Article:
California Consumer Privacy Act & Data Breach Notification Legislative Updates

Published October 30, 2019

Recently, Governor Newsom approved several amendments to the California Consumer Privacy Act (“CCPA”), effective January 1, 2020.  These amendments come on the heels of the Attorney General’s release of the proposed CCPA regulations. Because of the CCPA’s broad reach, many companies (both within and outside of California) will be affected by the law.

The CCPA applies to for-profit companies if (1) the company collects the “personal information” of California residents (and controls the means and purposes for collection) and (2) one of the following thresholds applies:

  1. The company has an annual gross revenue that exceeds $25 million; or
  2. The company annually buys, receives, shares, or sells the personal information of more than 50,000 consumers, households or devices for commercial purposes; or
  3. The company derives 50% or more of annual revenues from selling consumers’ personal information (as “sale” is defined by the law).

Please note that the $25 million threshold is strictly revenue-based. It does not require a company to sell anything directly to California residents or have a robust online presence. The CCPA does not currently apply to nonprofit organizations unless it is affiliated with a for-profit company that is subject to the law.

The CCPA considers “personal information” to be any information that can be tied to an individual and is collected from any California resident, including employees and job applicants, subject to a few industry-specific exceptions (for data covered by laws such as HIPAA and Gramm-Leach Bliley).  If the CCPA applies, the company must afford certain rights to California residents and disclose certain information about its data practices.  The most visible effort towards CCPA compliance is to update the company’s privacy policy posted online, which must cover the company’s online and offline data practices.  Companies must also evaluate the categories of data collected, the sources of the data, and who that data is shared with and establish a process to timely handle consumer requests.  Violations of the CCPA and data breaches may subject companies to civil penalties under the consumers’ private right of action and AG enforcement actions.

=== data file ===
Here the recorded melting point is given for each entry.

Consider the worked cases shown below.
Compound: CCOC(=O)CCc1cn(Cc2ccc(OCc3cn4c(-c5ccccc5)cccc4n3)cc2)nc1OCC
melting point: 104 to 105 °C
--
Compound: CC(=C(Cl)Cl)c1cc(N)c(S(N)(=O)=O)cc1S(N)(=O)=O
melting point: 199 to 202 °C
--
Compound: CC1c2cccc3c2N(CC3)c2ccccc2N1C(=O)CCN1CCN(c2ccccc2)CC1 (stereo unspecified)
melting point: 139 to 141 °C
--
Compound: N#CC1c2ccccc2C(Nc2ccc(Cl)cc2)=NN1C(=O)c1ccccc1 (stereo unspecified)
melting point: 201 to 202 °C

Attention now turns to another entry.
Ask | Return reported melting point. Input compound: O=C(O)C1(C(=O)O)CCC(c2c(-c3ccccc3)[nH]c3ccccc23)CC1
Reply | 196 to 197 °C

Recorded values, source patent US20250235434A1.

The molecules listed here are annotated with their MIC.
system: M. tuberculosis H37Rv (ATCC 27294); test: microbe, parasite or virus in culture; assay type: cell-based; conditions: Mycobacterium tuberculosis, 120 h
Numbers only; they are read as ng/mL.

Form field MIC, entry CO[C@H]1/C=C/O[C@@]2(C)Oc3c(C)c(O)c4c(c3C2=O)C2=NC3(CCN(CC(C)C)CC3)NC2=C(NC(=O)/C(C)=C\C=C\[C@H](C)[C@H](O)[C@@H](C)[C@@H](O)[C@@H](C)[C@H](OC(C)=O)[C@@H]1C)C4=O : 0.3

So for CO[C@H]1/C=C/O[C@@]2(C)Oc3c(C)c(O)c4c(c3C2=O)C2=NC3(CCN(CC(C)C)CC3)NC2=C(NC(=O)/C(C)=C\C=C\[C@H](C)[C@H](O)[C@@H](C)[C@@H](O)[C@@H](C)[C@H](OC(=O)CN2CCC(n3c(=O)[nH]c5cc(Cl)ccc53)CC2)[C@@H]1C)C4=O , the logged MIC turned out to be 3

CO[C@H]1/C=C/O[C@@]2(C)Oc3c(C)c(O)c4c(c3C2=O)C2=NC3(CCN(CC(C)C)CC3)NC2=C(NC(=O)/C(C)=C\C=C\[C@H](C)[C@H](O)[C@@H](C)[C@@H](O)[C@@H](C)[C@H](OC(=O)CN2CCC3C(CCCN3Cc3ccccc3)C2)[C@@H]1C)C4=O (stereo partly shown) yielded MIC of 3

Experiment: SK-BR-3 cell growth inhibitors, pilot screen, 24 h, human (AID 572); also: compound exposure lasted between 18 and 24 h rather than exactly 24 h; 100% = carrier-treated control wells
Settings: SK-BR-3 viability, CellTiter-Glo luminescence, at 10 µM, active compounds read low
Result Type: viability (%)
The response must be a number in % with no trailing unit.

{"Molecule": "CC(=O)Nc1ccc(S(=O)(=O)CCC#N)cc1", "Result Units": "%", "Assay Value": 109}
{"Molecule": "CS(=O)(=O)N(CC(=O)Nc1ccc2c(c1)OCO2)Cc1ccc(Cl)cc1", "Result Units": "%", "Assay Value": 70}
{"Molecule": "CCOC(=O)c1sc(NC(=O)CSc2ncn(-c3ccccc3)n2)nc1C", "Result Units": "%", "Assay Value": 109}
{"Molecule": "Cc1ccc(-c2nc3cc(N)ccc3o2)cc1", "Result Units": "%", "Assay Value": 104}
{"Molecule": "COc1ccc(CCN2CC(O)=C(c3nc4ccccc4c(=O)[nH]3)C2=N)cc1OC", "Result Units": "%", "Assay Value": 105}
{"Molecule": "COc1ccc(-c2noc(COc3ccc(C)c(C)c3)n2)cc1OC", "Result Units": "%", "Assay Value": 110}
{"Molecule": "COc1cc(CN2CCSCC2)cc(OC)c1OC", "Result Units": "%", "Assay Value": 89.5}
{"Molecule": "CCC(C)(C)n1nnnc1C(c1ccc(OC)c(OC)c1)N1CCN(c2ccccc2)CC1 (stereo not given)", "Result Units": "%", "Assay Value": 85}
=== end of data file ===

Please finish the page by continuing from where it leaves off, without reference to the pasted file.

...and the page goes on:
Although employee-related data will be excluded from most of the CCPA requirements (until January 1, 2021), employers will still need to provide certain notices to their employees and employees will have a private right of action for data breaches.  The pending AG regulations, if promulgated, also impose certain employee training and record retention requirements on employers (among other things).

In addition to the various legislative amendments to the CCPA, Governor Newsom approved an amendment to California’s data breach law which expands the definition of “personal information” to include other government-issued identifiers (tax ID number, passport number, military ID number, etc.) and unique biometric data (such as fingerprints, retina and iris images).  By expanding this definition, the scope of the CCPA’s private right of action is likewise expanded because it is tied to the data breach law’s definition of “personal information.”

The text of the CCPA may be found here (see Cal. Civil Code sections 1798.100-1798.199).

For more information on the proposed regulations, please visit the Attorney General’s website dedicated to the CCPA here.

(Image by unknown author is licensed under CC BY-SA)

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